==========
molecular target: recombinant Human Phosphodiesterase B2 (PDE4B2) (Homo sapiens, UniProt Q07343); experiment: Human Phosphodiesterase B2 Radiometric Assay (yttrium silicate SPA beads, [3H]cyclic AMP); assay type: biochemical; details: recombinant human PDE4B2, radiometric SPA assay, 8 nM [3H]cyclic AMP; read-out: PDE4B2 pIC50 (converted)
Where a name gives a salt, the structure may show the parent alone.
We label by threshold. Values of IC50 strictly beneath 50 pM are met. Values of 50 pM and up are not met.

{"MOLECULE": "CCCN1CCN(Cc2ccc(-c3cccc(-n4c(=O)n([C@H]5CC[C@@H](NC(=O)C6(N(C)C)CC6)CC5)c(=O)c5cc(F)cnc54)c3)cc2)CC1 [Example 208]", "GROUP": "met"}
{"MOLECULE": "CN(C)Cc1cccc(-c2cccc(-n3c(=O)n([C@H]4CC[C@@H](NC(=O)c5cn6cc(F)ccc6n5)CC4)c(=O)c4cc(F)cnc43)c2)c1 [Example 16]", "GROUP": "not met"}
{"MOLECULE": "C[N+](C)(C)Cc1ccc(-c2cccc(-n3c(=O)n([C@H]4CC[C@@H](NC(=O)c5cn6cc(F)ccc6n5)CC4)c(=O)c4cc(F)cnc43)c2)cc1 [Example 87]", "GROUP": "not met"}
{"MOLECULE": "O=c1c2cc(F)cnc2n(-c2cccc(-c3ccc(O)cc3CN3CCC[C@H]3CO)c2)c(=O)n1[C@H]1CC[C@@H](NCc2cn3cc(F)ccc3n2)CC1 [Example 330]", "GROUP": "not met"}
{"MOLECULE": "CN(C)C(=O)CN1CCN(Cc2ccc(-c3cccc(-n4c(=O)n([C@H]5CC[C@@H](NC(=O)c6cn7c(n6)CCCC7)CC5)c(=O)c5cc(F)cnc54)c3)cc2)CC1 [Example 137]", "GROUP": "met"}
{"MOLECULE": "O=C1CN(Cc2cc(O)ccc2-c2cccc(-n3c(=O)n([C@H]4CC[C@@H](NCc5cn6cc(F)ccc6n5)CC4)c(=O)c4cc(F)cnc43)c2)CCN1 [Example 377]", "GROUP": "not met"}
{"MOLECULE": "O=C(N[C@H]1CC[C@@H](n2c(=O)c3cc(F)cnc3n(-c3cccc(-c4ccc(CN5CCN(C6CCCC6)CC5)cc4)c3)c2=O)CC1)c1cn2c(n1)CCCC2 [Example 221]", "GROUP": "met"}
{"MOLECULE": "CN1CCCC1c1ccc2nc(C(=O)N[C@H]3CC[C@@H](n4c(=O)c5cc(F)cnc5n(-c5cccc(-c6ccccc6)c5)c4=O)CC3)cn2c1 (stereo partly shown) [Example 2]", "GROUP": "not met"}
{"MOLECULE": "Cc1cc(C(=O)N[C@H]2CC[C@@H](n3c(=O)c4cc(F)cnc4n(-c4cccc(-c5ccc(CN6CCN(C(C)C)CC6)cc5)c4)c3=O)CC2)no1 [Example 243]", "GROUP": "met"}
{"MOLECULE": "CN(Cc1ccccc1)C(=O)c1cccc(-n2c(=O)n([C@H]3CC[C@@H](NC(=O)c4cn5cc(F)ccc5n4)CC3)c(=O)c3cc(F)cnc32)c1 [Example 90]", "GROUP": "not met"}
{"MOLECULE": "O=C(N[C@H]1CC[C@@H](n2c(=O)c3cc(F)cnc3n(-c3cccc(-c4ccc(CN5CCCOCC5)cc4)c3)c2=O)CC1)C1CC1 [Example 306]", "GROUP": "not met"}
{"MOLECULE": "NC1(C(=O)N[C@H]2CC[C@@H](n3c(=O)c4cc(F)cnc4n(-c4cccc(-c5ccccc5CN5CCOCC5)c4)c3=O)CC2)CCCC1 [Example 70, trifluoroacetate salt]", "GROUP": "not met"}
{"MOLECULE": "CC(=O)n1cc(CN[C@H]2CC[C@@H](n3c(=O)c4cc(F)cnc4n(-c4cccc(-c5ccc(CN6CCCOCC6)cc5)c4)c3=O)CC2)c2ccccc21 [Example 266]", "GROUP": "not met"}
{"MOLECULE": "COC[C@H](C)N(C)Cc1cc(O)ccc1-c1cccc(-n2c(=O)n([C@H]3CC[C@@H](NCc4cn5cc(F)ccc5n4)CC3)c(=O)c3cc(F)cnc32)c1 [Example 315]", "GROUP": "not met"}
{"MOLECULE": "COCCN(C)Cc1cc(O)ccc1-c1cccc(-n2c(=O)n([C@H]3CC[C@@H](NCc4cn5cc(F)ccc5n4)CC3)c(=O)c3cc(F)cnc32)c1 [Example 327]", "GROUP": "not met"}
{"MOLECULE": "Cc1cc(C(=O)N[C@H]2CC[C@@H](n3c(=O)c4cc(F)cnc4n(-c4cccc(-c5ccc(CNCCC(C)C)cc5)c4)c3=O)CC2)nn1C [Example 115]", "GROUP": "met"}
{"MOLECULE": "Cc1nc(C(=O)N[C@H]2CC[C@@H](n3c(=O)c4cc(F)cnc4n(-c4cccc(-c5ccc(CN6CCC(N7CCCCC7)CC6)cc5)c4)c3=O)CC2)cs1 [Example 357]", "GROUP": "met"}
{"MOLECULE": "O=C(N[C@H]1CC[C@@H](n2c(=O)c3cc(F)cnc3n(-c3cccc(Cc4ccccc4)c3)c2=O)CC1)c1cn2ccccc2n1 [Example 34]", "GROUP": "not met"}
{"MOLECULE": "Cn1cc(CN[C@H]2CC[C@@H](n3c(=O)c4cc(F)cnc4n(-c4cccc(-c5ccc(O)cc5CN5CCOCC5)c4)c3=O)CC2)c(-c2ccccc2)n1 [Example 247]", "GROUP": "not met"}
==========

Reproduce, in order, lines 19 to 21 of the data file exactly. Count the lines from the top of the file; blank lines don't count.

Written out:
{"MOLECULE": "Cc1cc(C(=O)N[C@H]2CC[C@@H](n3c(=O)c4cc(F)cnc4n(-c4cccc(-c5ccc(CNCCC(C)C)cc5)c4)c3=O)CC2)nn1C [Example 115]", "GROUP": "met"}
{"MOLECULE": "Cc1nc(C(=O)N[C@H]2CC[C@@H](n3c(=O)c4cc(F)cnc4n(-c4cccc(-c5ccc(CN6CCC(N7CCCCC7)CC6)cc5)c4)c3=O)CC2)cs1 [Example 357]", "GROUP": "met"}
{"MOLECULE": "O=C(N[C@H]1CC[C@@H](n2c(=O)c3cc(F)cnc3n(-c3cccc(Cc4ccccc4)c3)c2=O)CC1)c1cn2ccccc2n1 [Example 34]", "GROUP": "not met"}